Historical action flicks of biblical proportions are a big export from China right now. Movies that use the country’s history as building blocks for a vast array of brutal blitzkriegs, illuminating China’s war-torn past, and the results can be decidedly mixed. By these movie’s own definition, they’re almost nothing but action – no coherent story and no engaging characters. It’s a pleasant surprise therefore to find that God of War carries with it a surprising amount of narrative heft against its raucous backdrop of warmongering.
In all honesty, God of War really shouldn’t have this amount of narrative dexterity. The year is 1557, and China has become ravaged by an armada of Japanese pirates. They command China’s costal settlements, and the morally uneven mixture of otherwise noble samurai and anarchistic Ronin are keen to not let their grasp slip. Enter then General Qi Jiguang, whose legendary status as a military leader drives the film’s action home as he leads a hand-picked army into the heart of Japan’s command.
The canvas is there for all-out war to engross us as much as possible. By the film’s end, there’s a definite resolution to Japan’s conquest of China’s coast, and yet even though we being our story in the aftermath of Japan’s coastal capturing, we’re plunged into the very heart of battle from the get-go. This is a film that thrills in the idea that war is can be an ever-evolving constant, with neither a clear beginning nor end. It’s not interested in showing you how or why Japan took hold of China – why bother with that when we can be fulling precious screen time with the gratuitous violence that the stubbornness of those who engage in conflict brings with it. The stubbornness of China’s resilient fighters who resist Japan’s iron fist and the stubbornness of Japan’s ever-ready armies.
We, as an audience, are propelled along at a brisk pace, that stubbornness almost acting as our carrier across God of War. Both sides are so caught up in their own ideology of their situation, one desperate to take their land back from Japan, the other focused on keeping China in their power, that it’s comfortably easy to get swept up in the ensuing drama of it all. That is, if you’re in the mood for camp, high-octane adventure that’s sprinkled with soap opera levels of drama from its characters.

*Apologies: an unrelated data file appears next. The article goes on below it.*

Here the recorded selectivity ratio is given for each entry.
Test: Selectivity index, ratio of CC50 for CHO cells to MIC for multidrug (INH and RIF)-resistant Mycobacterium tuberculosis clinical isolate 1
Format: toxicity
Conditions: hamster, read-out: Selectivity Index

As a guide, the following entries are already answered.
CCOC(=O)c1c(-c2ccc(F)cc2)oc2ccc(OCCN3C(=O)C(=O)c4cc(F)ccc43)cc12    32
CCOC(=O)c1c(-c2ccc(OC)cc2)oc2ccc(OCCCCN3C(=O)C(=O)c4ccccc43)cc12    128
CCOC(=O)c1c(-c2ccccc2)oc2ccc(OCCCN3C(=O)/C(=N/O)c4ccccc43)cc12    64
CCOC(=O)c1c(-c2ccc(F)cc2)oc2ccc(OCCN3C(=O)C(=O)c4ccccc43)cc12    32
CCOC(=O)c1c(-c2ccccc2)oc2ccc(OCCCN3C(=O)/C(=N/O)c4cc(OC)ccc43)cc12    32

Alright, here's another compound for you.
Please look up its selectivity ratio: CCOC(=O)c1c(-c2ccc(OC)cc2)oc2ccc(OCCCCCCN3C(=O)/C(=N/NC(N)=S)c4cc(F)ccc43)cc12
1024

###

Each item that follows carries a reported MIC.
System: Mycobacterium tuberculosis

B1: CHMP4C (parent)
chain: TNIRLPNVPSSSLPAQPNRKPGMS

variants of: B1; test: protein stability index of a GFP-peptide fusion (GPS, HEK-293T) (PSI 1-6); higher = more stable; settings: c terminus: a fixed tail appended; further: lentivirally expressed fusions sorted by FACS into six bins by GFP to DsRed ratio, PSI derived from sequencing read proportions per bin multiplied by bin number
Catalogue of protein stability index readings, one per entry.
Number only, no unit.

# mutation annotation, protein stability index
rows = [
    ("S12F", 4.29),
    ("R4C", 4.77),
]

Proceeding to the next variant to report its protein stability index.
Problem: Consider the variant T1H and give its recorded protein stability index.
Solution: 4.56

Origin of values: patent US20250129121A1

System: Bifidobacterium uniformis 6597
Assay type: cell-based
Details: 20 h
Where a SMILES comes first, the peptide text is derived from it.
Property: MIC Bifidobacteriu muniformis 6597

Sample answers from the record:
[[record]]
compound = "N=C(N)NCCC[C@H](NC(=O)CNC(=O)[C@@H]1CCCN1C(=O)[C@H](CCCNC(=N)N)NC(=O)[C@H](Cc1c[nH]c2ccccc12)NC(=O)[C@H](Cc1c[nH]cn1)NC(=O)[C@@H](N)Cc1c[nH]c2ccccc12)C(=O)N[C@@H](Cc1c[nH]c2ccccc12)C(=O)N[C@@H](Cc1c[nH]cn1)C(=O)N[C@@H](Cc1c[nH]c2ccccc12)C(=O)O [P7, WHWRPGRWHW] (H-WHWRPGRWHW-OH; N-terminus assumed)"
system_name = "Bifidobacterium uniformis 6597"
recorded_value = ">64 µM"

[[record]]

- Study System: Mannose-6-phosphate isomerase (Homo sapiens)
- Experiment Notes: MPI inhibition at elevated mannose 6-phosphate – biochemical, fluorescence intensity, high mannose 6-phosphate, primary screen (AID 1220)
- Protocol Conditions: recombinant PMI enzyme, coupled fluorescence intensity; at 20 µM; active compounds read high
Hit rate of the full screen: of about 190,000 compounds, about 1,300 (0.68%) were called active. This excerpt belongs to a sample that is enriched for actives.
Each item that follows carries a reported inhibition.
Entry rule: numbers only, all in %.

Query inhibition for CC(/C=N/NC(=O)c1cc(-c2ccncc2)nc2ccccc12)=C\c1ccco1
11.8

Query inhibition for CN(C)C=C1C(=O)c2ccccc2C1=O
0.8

This is where God of War becomes less engrossing. It’s not so much the simplistic clashes between characters about how war should be won that’s the trouble, that kind of shlocky drama is part-and-parcel with these action-driven exports. Rather, it’s the uninspired execution of that drama. Generals, loved ones, samurai and Ronin have miniature arcs throughout God of War in which they deal with squabbles and inner demons that are mostly resolved by the film’s end, by there’s little charisma in the cast to carry that drama along. There’s some pleasingly competent acting on display here. Vincent Wenzhuo Zhao’s General Qi and Yasuaki Kurata’s Commander Kumasawa a whispered charm to their roles as respective hero and villain of the saga, but for a film of this scale, it demands conviction from its cast. Zhao and Kurata’s own winning presences negate them from this demand, but the remainder of the cast falls rather flat. They fail to boast of any particular inidividuality or charm. A film like God of War requires a cast that’s as dangerous as its premise, but that sensuality just isn’t there.
God of War is a film that looks, sounds and feels like it’s purposefully designed to not change your life. Even if it’s a more rewarding watch than other films of its ilk thanks to its galloping yet well-timed story-telling, it doesn’t have enough idiosyncrasies to prevent it from blending in with a lot of China’s other action flicks. But when the results still charge along as entertainingly as this, it’s still forgivable.
GOD OF WAR / CERT: 15 / DIRECTOR: GORDON CHAN / SCREENPLAY: FRANKIE TAM, MARIA WONG, MENGZHANG WU / STARRING: WENZHUO ZHAO, SAMMO KAM-BO HUNG, YASUAKI KURATA / RELEASE DATE: OUT NOW